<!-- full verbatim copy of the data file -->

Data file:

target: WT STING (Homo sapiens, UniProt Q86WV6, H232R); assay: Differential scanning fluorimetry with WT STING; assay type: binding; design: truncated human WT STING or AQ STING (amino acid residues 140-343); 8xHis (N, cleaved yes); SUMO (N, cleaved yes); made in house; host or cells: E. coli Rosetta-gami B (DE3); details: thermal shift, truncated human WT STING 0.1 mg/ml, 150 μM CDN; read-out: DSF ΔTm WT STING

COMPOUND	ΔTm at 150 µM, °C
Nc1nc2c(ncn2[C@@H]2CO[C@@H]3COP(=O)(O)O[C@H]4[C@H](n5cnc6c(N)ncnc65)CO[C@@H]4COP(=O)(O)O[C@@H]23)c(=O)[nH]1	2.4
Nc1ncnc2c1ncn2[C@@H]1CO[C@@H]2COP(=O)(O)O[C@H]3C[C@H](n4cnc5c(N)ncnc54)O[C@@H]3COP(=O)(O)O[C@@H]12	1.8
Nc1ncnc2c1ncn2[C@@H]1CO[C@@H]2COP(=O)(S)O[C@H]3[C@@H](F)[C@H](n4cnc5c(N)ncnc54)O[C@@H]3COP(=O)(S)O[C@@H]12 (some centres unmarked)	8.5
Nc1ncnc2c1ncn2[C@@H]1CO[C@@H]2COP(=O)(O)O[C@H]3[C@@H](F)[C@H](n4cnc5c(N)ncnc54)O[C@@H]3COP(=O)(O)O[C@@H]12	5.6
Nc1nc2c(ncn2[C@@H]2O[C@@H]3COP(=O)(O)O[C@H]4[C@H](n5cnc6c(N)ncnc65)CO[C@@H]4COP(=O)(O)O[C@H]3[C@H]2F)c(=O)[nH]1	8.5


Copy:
target: WT STING (Homo sapiens, UniProt Q86WV6, H232R); assay: Differential scanning fluorimetry with WT STING; assay type: binding; design: truncated human WT STING or AQ STING (amino acid residues 140-343); 8xHis (N, cleaved yes); SUMO (N, cleaved yes); made in house; host or cells: E. coli Rosetta-gami B (DE3); details: thermal shift, truncated human WT STING 0.1 mg/ml, 150 μM CDN; read-out: DSF ΔTm WT STING

COMPOUND	ΔTm at 150 µM, °C
Nc1nc2c(ncn2[C@@H]2CO[C@@H]3COP(=O)(O)O[C@H]4[C@H](n5cnc6c(N)ncnc65)CO[C@@H]4COP(=O)(O)O[C@@H]23)c(=O)[nH]1	2.4
Nc1ncnc2c1ncn2[C@@H]1CO[C@@H]2COP(=O)(O)O[C@H]3C[C@H](n4cnc5c(N)ncnc54)O[C@@H]3COP(=O)(O)O[C@@H]12	1.8
Nc1ncnc2c1ncn2[C@@H]1CO[C@@H]2COP(=O)(S)O[C@H]3[C@@H](F)[C@H](n4cnc5c(N)ncnc54)O[C@@H]3COP(=O)(S)O[C@@H]12 (some centres unmarked)	8.5
Nc1ncnc2c1ncn2[C@@H]1CO[C@@H]2COP(=O)(O)O[C@H]3[C@@H](F)[C@H](n4cnc5c(N)ncnc54)O[C@@H]3COP(=O)(O)O[C@@H]12	5.6
Nc1nc2c(ncn2[C@@H]2O[C@@H]3COP(=O)(O)O[C@H]4[C@H](n5cnc6c(N)ncnc65)CO[C@@H]4COP(=O)(O)O[C@H]3[C@H]2F)c(=O)[nH]1	8.5